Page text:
Leveraging 45 years of experience and investing significantly in R&D, Intracom Telecom develops technologies that apply in wireless access systems. A key feature of the latest G5 technology is the significant reduction of the energy footprint while providing ultra-high connection speeds to subscribers. More specifically, the G5 technology reduces energy costs for the telecommunications provider by two orders of magnitude compared to competing wireless technologies widely used internationally.
The exponential worldwide increase in demand for fixed ultra-high speed connections has created major challenges for telecommunications providers, who must offer this good both within the urban fabric and in remote rural areas. Optical fiber networks that can offer ultra-high speeds (Ultra-Broadband) of the order of hundreds of Mbps or even Gbit/s to the end user are not suitable for access to semi-urban or rural areas, because it is economically unprofitable for providers to extend fiber to these regions. Fixed wireless access networks follow a similar architecture to mobile telephony, wirelessly covering remote areas with a cellular pattern around the Base Stations. End users have Terminal Stations in their homes, which ensure the broadband connection.
According to connectivity providers and governmental objectives, all subscribers should have access to a 1 Gigabit per second connection quite soon, some say this can be achieved by 2030. But the growing demand especially in wireless services has its toll, the increasing energy consumption and thus the carbon footprint of the specific sector. It has been estimated that the entire telecommunications sector represents approximately 1.5-2% of energy consumption in developed economies. Of this percentage, approximately 50-60% corresponds to the base stations of the networks in question.
How can we define a telecommunication solution "GREEN"? The reduction of energy consumption, the use of renewable energy sources and the strategy to reduce CO2 emissions are the main three pillars that must coexist in order for a network to be labeled "GREEN".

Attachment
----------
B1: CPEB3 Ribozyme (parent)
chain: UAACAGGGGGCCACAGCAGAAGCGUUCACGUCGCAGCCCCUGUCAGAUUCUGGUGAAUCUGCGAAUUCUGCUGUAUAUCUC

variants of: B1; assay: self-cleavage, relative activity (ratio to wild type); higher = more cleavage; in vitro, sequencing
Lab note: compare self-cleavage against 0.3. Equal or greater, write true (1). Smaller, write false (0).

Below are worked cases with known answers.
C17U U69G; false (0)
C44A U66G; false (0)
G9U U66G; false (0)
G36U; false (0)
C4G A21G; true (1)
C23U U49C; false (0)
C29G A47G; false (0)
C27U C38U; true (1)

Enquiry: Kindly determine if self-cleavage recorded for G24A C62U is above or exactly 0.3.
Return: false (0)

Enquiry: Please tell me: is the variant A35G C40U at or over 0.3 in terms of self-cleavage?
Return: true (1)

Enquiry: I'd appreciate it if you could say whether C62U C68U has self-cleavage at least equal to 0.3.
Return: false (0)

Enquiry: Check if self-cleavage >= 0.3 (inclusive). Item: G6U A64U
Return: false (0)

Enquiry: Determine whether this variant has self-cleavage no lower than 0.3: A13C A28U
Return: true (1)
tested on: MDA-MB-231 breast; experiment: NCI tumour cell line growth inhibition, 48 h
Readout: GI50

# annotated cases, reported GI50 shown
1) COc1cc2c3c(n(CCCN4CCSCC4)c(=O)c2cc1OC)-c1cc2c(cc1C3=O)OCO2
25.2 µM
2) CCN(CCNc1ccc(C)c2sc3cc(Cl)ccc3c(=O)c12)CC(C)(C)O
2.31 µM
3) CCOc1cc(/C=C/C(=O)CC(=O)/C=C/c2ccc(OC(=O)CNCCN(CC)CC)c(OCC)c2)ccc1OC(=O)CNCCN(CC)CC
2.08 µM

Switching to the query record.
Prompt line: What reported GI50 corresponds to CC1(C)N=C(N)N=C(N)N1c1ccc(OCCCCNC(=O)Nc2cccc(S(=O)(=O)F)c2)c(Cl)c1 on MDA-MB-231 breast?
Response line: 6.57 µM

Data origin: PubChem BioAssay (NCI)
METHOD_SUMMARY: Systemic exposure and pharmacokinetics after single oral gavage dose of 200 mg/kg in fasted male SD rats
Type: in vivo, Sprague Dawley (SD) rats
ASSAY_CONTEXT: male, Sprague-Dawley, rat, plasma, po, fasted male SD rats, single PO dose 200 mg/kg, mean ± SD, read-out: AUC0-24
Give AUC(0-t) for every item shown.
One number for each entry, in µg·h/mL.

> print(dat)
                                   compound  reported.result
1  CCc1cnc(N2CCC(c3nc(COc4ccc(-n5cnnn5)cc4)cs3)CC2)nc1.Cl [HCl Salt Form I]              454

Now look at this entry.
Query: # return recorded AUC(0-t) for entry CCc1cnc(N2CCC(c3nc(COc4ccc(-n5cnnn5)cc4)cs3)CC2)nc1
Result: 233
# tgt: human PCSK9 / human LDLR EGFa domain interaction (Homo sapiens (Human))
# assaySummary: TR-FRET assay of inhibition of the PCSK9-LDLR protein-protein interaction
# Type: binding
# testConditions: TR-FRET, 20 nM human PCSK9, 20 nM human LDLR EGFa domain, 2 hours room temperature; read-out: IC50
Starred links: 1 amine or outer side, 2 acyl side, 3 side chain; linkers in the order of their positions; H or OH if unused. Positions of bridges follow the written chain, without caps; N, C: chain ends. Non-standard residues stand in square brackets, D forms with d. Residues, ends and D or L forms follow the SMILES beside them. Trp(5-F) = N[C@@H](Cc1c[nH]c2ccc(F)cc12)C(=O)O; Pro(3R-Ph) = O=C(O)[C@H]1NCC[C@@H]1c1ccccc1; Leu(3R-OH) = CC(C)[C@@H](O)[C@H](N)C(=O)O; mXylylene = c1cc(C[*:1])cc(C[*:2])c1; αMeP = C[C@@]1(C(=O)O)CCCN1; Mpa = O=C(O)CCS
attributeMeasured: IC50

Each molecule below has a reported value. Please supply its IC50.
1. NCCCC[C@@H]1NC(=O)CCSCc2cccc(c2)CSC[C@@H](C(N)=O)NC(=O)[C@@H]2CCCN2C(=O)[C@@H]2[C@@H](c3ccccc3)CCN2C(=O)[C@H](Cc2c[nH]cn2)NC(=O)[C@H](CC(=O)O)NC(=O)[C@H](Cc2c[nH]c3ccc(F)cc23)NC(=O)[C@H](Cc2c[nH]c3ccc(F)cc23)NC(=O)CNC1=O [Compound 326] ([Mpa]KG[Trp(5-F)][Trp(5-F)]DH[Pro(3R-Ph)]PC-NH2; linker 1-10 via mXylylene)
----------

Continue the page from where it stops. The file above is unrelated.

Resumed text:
In addition to minimizing the overall energy footprint of wireless telecommunications, there is also a strong economic component, which mainly concerns carriers. More specifically, the high requirements for connection speeds with the end subscribers that we mentioned above, leads to denser and wider networks with an increase in the number of base stations. Coupled with steadily increasing energy prices, it is becoming apparent that energy consumption is a critical factor in the operating expenses (OPEX) of the telecommunications fixed wireless access network providers.
Intracom Telecom has developed the WiBAS™ fixed wireless access (FWA) product family which now encompasses the G5 technology, which achieves ultra-high connection speeds and up to 11 kilometers range from the hub (Base Station). In addition, the system in question has the ability to support up to 960 users per base station. These two features alone drastically reduce the need for dense wireless networks. Therefore, there is a significant reduction in overall energy needs for providers who choose the WiBAS™ G5 solution for their subscribers.
The WiBAS™ G5 solution adequately responds to the aforementioned challenges for sustainable development of green networks by implementing innovative techniques and using inherent features that can lead to the reduction of the energy footprint. This is proven in practice by a radio coverage study, implemented in Italy in the province of Cremona. We chose this area with low population coverage (1000 inhabitants per km2), because it perfectly matches the areas targeted by Fixed Wireless Access Networks. The coverage area is 40 km2. Two wireless access technologies were compared. The WiBAS™ G5 solution and an alternative, which also uses millimeter frequency band (mmW). In Figure 1 we see the study with the WiBAS™ G5 solution achieving the coverage of the entire area with 3 base stations (cells). End users can access speeds in the order of Gigabit/s even at a distance of 3.9 km from the center of the cell.
The fixed access alternative seen in Figure 2, to ensure full coverage in the same area and at the same speeds as WiBAS™ G5, should limit the radius of cells to 500 m. This translates into a need to deploy 64 base stations, a number that is about 20 times larger. This significant difference translates into a huge environmental burden, multiple energy consumption and increased total cost of ownership (TCO).